London is such a fun city to explore. Charles Dickens spent a lot of his time walking around London. This is where he gathered his inspiration for his stories. If you’re visiting London you will most likely visit one or more of the sights referenced in a Dickens’ novel without even actively trying.
We decided to do a DIY tour and see some of the places that inspired Charles Dickens writings. For our first stop we took the Tube to Borough Station and from here we had a short walk to the Marshalsea Prison.
Take a Walk in Charles Dickens Shoes
Our first stop was at Angel Place alley. The alley is between the John Harvard Library and the London Institute of Technology. A walk down the alley will take you to the Marshalsea prison where Charles Dickens’ father was imprisoned for not paying his debt. Charles was forced to work in a factory to help support his family at the age of 12 because of his father’s imprisonment. Today you can still view one of the old prison walls on Angel Place. His father’s imprisonment influenced his writings in the book Little Dorrit.
The alley way that leads to the prison site is next to the library.
The George Inn
After visiting the remains of the prison, we took a short walk from Angel Place towards the river. You will cross Talbot Yard road and on your right you will see the gate to The George Inn built in 1618.
This is London’s only surviving galleried coaching in. Charles Dickens would often visit the Coffee Room at the George Inn. This pub is mentioned in his book titled Little Dorritt.
Walking towards the river from The George Inn we crossed the street at St. Thomas Street and entered the Borough Market Hall.
The Borough Market is one of the oldest food markets in London. Charles Dickens referenced the market in his book Pickwick Papers.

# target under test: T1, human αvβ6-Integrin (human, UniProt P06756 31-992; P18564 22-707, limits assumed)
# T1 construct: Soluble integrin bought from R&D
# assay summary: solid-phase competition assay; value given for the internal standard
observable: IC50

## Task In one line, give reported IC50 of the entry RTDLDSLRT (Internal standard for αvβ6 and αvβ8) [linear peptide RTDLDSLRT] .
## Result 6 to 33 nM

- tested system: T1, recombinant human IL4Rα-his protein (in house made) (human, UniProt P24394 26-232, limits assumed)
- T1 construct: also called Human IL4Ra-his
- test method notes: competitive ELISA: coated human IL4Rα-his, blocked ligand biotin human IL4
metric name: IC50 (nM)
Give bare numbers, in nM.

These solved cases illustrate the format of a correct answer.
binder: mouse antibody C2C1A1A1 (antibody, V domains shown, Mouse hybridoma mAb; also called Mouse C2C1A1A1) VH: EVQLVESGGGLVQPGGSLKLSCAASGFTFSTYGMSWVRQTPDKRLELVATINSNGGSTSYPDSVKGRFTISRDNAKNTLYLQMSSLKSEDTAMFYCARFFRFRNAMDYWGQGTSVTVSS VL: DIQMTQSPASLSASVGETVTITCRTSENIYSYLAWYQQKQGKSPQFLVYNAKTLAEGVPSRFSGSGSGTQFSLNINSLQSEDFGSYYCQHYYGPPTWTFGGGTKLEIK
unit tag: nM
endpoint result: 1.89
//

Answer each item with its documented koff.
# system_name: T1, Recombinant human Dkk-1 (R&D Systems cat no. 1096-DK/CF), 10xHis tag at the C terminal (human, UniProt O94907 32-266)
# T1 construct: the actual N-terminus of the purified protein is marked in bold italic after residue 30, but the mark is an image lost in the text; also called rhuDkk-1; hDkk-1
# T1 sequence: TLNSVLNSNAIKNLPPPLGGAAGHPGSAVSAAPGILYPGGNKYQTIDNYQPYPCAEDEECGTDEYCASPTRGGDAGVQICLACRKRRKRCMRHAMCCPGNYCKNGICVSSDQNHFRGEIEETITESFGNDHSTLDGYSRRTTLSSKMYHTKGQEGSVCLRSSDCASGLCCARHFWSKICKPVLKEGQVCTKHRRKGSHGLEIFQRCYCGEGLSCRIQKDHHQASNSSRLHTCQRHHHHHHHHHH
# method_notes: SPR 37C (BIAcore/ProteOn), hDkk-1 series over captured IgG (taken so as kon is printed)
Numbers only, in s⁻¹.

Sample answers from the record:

Right next to the Borough Market is the Southwark Chapel. Charles Dickens attended a bellringing practice at Southwark Chapel.
Continue down Montague CL to arrive at the London Bridge. Many of Charles Dickens’ writings mention this famous bridge. From Southwark he would have had a perfect view of this famous bridge. However, the bridge today was not the bridge Dickens would have seen. The original bridge was dismantled and shipped to in the 1960’s to Lake Havasu, Arizona in the United States.
One of Dicken’s popular novels, Oliver Twist, was made into the musical Oliver! The character Nancy, in the musical, is murdered at the bottom of the London Bridge staircase. Today there is a plaque to identify the spot. The steps and arch are remaining pieces of the original London Bridge.
Charles Dickens wrote a collection of stories called Sketches by Boz in the 1830’s. They were stories about everyday life and he references the area of Seven Dials. He also talks about this area in his novel Nicholas Nickelby. To get there take the Tube to the Covent Garden Station, walk down Long Acre to Mercer Street. The Seven Dials area has little shops and restaurants. From here you can walk down Monmouth Street and take the narrow street called Neals Yard to find some colorful coffee shops. If you’re not paying attention you might miss it.
Charles Dickens spent a lot of time in Covent Garden. He even lived in this area for awhile. Dickens wrote about Covent Garden’s piazza and market. Covent Garden is easy to get to just take the Tube to the Covent Garden station and James Street will lead you to the markets.
Ye Olde Cheshire Cheese
Grab some ale at Charles Dickens favorite pub. Charles Dickens produced his journal titled “All the Year Round” at the Ye Olde Cheshire Cheese. The pub is on Fleet Street. To get there we took the Tube to Temple station, walked down Arundel Street and took a right on Strand Street. Strand turned into Fleet Street and the Ye Olde Cheshire Cheese is on the left side of the street right after Whitefriars Street.
Charles Dickens House & Museum
Take a peek at 48 Doughty Street in Holborn, London. This was Dickens’ address when he wrote Oliver Twist. Here you can learn more about his writings and his life, view his manuscripts and personal items. We took the Tube to Russell Square Station from here it is about 1/2 mile. Take Woburn Place to Guilford and then turn right on Doughty Street.